California could accurately be called many things, but “unambitious” isn’t one of them. This week, Gov. Jerry Brown signed legislation that commits the state to 100 percent renewable electricity by 2045 and issued an executive order calling for California to be carbon neutral by that same deadline.
Of course, California already generates about a third of its energy from renewable sources such as solar, wind and hydroelectric power. On the sunniest, windiest days, as much as half of the state’s power comes from non-fossil fuel sources.
The state of Hawaii, a handful of cities and even some small countries have weaned themselves from fossil fuels or are committed to doing so, but never on such a massive scale.
Getting to 100 percent in such a populous state will be tricky. For one thing, the sun doesn’t always shine (i.e., at night) and the wind doesn’t always blow. Drought-prone California doesn’t always have an abundance of water resources either -- certainly not enough to power the whole state.
And the world's biggest battery can power about 30,000 homes. That's impressive, but California's population is about 39 million.
Nuclear power is not technically renewable, although it would help the state go carbon neutral. But South Carolina’s $9 billion failure to build a nuclear-fueled future shows how costly and risky it can be to bet a state’s energy needs on a single power source.
And some estimates suggest that the amount of land needed to power California through solar and wind energy would be impractical, if not impossible, to obtain. In fact, it could devastate fragile ecosystems, which would severely diminish the environmental benefits of renewable energy.
But California’s goal is still a good one. If nothing else, it's likely to spur innovation and drive down the cost of emerging energy technology.
And really, it’s a goal that all states will eventually need to adapt. After all, if an energy source is not “renewable” it’s eventually going to run out, whether that takes decades or centuries.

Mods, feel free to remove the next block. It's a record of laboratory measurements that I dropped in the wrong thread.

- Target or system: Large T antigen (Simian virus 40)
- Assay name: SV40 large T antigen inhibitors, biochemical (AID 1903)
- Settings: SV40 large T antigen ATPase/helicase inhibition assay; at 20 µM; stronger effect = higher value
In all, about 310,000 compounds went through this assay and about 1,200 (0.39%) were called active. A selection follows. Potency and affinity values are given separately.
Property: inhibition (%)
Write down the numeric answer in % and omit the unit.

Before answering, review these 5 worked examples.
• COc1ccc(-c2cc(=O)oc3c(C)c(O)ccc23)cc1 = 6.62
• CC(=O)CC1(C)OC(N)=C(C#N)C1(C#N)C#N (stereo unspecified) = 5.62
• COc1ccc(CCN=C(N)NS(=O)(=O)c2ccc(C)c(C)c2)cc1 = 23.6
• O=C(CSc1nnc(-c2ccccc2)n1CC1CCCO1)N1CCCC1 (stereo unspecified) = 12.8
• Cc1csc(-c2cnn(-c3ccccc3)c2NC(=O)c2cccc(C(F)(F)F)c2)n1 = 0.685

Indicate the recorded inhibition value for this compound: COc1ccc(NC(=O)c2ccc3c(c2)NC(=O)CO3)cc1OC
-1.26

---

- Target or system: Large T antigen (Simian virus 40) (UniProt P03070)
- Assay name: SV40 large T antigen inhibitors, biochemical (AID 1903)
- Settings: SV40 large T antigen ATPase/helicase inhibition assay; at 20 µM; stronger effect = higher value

Climate change related to burning fossil fuels is an even more imminent threat. Here in Charleston, sea levels are rising and some data show that storms may be getting stronger. If the planet keeps getting warmer, those challenges are likely to grow even more severe.
A 100-percent switch to renewables may cost an eye-popping amount of money in the short-term. But over the long-term, solar power is among the cheapest sources of electricity, for example, even compared to options such as coal and natural gas.
Ignoring climate change costs a lot as well. In 2017, for example, the United States spent a record $300 billion on natural disaster recovery. Not all of those weather events can be blamed conclusively on climate change, but nature’s costly destructive power should not be underestimated.
To prepare for a wetter future and deal with existing flooding problems, Charleston officials estimate the city needs about $2 billion in new infrastructure. To put that number in perspective, it’s the entire city budget for about 11 years.
And that’s one city.
Rather than embrace a renewable energy future, South Carolina has made it difficult for homeowners to take advantage of solar power. As a Southern state, we ought to put our abundant sunshine to good use -- hurricane season aside.
But state law caps the number of electric customers who can earn credits on their power bills for generating solar electricity. Most utilities are at or near that cap, which the Legislature refused to lift before the end of the last session.
Duke Energy, which serves customers in the Upstate, struck a tentative deal to let more homeowners participate, but it’s still pending regulatory approval and it lasts only until early next year. A legislative fix is needed to cover the state’s other utilities.
South Carolina could also do more to incentivize a utility-scale switch to renewable energy and efforts to reduce energy consumption.
Maybe South Carolina isn’t ready to go 100 percent renewable. California might not be either, even by 2045. But we ought to tear down any legislative roadblocks that prevent a gradual and sensible embrace of solar energy.
A safe and dry future for the state’s coastal cities, including Charleston, might depend on it.